MB:  You can look to the state delegation to if we're going to expand, it's going to have to come from the state to be in that area. Senator O'Connor Ives was very involved in that original district and we have the Chairman Dempsey and Linda Dean Campbell and the Mayor will have to work to increase if we are going to increase that area. UMASS Lowell will still be a player… Who knows what they can bring to the table as far as technology and support staff.

 

BM: Where there's a will there's a way. It’s nice to know that you have the thoughts and the energy to facilitate.

 

AV:  There are three things I think the city can do. Number one is respect and support our artists by as we mentioned by publicizing the events that are going on in the great work that's happening. Supporting them also makes the statement and using the channels that we have online where we can significantly can reach the most people. The mayor has a great following on Facebook, for example. Number two as we mentioned we can use our state delegation to be more aggressive with applying for grants. I was fortunate enough to work under Chairman Brian Dempsey, and it’s something that he's certainly invested in as well. The third point is obviously partner with the private sector, which we have begun to see a little bit downtown as well with, especially the beautiful creative crosswalks that are being installed.  I put out a neighborhood association plan… one of the reasons why I put it out because I think that these groups can be catalysts for supporting the arts in their neighborhoods because we've seen that a piece of artwork in your community is going to improve your perception on quality of life and how you talk about your community. So if we can expand that to beyond the downtown that would be fantastic. I think that neighborhood groups are a great way to support that and hopefully make it financially sustainable as well.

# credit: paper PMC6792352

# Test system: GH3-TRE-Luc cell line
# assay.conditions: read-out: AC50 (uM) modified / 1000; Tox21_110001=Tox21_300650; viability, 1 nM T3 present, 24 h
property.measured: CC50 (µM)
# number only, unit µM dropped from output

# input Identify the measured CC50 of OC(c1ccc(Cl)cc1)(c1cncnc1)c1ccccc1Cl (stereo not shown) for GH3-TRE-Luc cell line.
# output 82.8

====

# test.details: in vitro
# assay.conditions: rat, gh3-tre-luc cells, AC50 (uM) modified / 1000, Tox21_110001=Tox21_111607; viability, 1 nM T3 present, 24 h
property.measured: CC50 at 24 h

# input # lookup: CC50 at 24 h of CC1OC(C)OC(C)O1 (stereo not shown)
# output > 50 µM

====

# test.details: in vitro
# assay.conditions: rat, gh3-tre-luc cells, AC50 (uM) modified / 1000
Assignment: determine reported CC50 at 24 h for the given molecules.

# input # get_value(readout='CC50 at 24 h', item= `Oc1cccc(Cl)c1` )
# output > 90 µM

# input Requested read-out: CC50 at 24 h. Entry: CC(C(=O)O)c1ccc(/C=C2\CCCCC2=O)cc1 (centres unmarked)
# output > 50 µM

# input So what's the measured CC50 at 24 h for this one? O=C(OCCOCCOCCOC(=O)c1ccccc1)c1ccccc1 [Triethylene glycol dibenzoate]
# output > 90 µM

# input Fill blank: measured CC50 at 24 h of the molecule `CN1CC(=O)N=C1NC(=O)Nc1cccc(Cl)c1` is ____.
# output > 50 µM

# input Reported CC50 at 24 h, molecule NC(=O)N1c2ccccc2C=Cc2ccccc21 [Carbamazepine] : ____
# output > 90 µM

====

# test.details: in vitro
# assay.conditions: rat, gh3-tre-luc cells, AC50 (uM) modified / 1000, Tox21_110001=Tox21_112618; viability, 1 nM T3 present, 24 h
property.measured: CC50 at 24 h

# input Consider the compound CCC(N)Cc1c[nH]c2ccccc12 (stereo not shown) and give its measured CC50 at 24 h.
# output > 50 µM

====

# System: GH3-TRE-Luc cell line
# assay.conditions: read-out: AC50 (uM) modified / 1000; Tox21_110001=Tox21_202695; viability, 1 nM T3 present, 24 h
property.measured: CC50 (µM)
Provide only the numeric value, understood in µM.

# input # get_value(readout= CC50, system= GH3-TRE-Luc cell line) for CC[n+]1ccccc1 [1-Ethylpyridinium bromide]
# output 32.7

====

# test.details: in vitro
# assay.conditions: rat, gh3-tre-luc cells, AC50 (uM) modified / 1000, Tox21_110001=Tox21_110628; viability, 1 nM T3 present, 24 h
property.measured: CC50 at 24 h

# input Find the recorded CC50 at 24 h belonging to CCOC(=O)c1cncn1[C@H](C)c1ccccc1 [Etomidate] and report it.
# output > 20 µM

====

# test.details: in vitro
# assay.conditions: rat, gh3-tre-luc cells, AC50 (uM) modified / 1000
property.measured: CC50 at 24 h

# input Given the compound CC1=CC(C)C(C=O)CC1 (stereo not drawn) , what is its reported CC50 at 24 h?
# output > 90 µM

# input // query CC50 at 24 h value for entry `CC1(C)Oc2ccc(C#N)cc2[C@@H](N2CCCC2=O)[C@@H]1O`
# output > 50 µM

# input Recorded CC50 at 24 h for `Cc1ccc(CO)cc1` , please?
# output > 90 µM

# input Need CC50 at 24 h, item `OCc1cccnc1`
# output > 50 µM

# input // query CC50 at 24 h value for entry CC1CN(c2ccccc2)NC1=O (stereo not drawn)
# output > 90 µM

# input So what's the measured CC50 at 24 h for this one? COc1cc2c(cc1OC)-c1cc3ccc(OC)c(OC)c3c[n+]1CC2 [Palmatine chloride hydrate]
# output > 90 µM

Question: Share why arts matter to you and why the arts community should vote for you in the coming election.

 

BM: I'm running for re-election to the Haverhill City Council. Arts matter to me because I believe they’re an important part. You can't cut out arts. Otherwise the community has no soul. it it's important to have arts and the entertainment within your community and to give people a fun and happy time to enjoy their life in our city. The quality of life issue was there if you don't have arts and entertainment. I am a big supporter and always have been, and it's nice now to see a movement actually happening with Creative Haverhill finally getting its sea legs.

Then Cogswell School I think is going to happen. That is a very seasoned panel of participants agree that they can make it happen and they will. They know how to reach for the grant money and I think they're going to do well. I will just continue to assist whenever possible. I may not be a true leader of the charge, but I'll be there in the pack with you.

 

MB: My name’s Melinda Barrett and I’m running for City Council.  I have been a big supporter of the arts and an active participant as far as putting on shows. I can appreciate art and I appreciate artists. Consider some artists some very good friends of mine and it’s nice to be exposed to different art. You know I don't always get some of them, but I support their efforts and I will always support their efforts.

 

AV: My name is Andy Vargas. I am excited to work with the creative community here because I not only appreciate and support their work they're doing, but there's just so much good that comes out of art and theater for a community. It has been consistently shown time and time again in each study that the investment is worth it and I think that we're in a really good place right now in that the community in Haverhill and the organizations here are really leading the charge in this, working very hard to bring more of a creative economy and culture to Haverhill. I think it's time for the city to now join those organizations and take an active role in helping them out and I hope to be able to be their voice and their partner for the creative community here.